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The average Guyanese and probably the average West Indian if asked about CARICOM may respond despondently. Is that a function of poor communication or is it a function of a dismal performance by CARICOM or is it overrated expectations or is it alienation, what`s the reason for such a response?
The reality of the state, importance and efficacy of CARICOM demonstratively takes centre stage on occasions like that facing the Community at this time with the need for a quick and robust response in the face of the eruption of Soufriere in St. Vincent and its devastating impact on the Island and the residents in the Red Zone, in particular.
One of the realisations in such a circumstance is that the affected population is as much Vincentian as it is West Indian. Many of the affected are first or even latter generations of natives from other CARICOM states. This suggests that CARICOM may be at work bottom up with the people themselves realising the goals of CARICOM in the manner in which they intermingle and coexist in common spaces. The Late Errol Barrow, one of the founders of CARICOM, on the occasion of his last presentation, in Guyana, to a CARICOM forum, made the observation that whilst the governments and officials may be haggling over CARICOM, at the level of the people they were very much engaged in a manner reflective of true integration, albeit their articulation may not acknowledge that reality. It may however be argued that CARICOM`s response, state by state and CARICOM as a whole may well reflect that reality. The response is of brothers and sisters to brothers and sisters. A family of states bolstered by families across states. But even these occurrences may not be articulated as a CARICOM affair by the average citizen. It is therefore no wonder that the successes of CARICOM are taken for granted. Isn`t the existence of the Caribbean Examination Council an outcome of CARICOM`s effort. Whether it affects us negatively, as some might argue, or positively, it is evidence of a CARICOM policy, a derivative institution and consequential services. The same can be said about CANTA, the body responsible for the harmonisation and quality assurance of Technical and Vocational Education in CARICOM. This state of affairs is indicative of a conundrum. This requires some thoughts as to its causation and possible solution.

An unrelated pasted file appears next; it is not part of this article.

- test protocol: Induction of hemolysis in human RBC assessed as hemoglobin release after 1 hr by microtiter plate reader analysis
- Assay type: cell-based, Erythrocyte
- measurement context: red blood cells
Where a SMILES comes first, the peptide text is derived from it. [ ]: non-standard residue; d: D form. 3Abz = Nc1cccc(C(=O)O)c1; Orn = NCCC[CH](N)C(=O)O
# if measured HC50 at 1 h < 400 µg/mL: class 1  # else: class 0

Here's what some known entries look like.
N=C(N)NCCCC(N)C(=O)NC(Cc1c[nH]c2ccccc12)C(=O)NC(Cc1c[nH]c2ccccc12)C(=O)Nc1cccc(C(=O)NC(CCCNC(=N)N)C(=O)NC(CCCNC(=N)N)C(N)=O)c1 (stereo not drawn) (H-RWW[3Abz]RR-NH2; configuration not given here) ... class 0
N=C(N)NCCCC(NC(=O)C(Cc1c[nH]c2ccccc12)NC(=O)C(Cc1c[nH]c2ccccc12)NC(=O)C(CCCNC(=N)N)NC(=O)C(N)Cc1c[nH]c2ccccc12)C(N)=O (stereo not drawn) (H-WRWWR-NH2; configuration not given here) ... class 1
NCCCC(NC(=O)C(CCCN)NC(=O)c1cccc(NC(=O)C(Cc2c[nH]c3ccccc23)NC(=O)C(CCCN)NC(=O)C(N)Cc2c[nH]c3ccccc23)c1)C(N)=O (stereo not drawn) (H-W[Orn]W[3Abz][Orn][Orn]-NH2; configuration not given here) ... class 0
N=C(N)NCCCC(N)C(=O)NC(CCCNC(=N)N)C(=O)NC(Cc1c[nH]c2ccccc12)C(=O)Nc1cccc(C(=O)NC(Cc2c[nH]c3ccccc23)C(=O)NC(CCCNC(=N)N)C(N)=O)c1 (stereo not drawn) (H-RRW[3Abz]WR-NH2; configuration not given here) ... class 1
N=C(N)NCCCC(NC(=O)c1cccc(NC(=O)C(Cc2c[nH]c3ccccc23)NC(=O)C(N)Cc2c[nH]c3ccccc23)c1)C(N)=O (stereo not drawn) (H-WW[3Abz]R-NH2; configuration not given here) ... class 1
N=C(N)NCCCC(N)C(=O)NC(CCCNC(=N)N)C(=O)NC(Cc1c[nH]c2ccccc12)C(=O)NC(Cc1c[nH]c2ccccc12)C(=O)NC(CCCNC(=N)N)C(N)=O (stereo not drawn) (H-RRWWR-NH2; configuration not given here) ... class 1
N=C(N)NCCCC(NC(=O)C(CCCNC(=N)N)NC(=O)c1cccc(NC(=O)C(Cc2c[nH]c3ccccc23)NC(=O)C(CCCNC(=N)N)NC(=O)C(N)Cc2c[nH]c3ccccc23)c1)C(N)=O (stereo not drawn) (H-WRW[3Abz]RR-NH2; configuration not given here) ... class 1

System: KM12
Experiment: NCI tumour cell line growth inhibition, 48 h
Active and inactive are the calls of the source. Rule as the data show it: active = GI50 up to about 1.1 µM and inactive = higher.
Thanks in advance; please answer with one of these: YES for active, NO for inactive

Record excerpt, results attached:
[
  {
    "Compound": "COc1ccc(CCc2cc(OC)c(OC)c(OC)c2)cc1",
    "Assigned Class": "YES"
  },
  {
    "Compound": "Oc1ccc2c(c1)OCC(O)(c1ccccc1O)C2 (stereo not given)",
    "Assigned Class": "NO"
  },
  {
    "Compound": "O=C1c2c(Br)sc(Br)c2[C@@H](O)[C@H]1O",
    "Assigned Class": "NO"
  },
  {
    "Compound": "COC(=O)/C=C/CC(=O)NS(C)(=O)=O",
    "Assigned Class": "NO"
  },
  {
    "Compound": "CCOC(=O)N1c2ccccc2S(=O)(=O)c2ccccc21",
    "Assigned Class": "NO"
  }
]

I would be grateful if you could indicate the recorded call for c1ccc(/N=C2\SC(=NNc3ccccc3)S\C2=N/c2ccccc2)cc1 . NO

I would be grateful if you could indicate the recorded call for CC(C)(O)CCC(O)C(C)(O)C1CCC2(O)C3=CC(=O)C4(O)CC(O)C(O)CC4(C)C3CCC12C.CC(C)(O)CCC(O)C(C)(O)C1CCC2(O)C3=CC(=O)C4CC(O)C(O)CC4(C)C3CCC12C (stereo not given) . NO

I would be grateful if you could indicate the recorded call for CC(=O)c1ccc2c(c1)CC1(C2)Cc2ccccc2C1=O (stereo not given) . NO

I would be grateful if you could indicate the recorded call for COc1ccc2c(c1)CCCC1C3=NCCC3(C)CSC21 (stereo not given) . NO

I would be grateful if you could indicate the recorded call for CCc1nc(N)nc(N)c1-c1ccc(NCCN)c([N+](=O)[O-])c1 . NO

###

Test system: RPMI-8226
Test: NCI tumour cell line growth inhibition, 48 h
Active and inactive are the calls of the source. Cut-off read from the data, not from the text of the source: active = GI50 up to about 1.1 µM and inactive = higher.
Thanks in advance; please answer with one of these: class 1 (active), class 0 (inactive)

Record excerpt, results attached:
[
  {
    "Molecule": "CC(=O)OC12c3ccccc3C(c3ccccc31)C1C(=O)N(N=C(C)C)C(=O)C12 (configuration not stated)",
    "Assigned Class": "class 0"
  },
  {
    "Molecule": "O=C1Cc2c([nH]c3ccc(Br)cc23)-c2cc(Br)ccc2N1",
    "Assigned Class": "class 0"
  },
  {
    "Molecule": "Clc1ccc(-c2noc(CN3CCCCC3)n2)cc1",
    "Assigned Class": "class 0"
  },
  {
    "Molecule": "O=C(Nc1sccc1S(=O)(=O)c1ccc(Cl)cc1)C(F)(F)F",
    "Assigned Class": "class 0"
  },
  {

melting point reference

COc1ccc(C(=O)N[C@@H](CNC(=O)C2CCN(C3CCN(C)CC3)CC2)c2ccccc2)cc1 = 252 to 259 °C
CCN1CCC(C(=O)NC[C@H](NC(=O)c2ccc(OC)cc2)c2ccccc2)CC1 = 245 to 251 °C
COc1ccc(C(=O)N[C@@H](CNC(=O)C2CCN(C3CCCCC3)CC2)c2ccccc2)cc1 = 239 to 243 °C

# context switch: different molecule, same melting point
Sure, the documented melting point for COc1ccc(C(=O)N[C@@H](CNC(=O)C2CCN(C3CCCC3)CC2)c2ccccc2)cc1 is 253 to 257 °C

If the people are naturally integrated and there are institutions that further enhance their integration yet they are despondent in articulating their reality this can only be attributed to a priori disposition, an inhibiting psychological state induced by a lack of confidence in those who are suppose to give leadership in response to the people`s aspirations. Moments like the Soufriere eruption, which naturally invoke the collective spirit of the people and institutional responses, should be used to awaken the people to their reality and the potential that resides in the institutions that are intended to enhance their well-being. Much of this may be achieved if due recognition is given to their natural state of integration and if future endeavours feed off of their natural state and/or are initiated from the bottom up rather that foisted from the top down. The crocks of the matter is not only what is done but how it is done. Also important is the recognition of those who really and truly make things happen.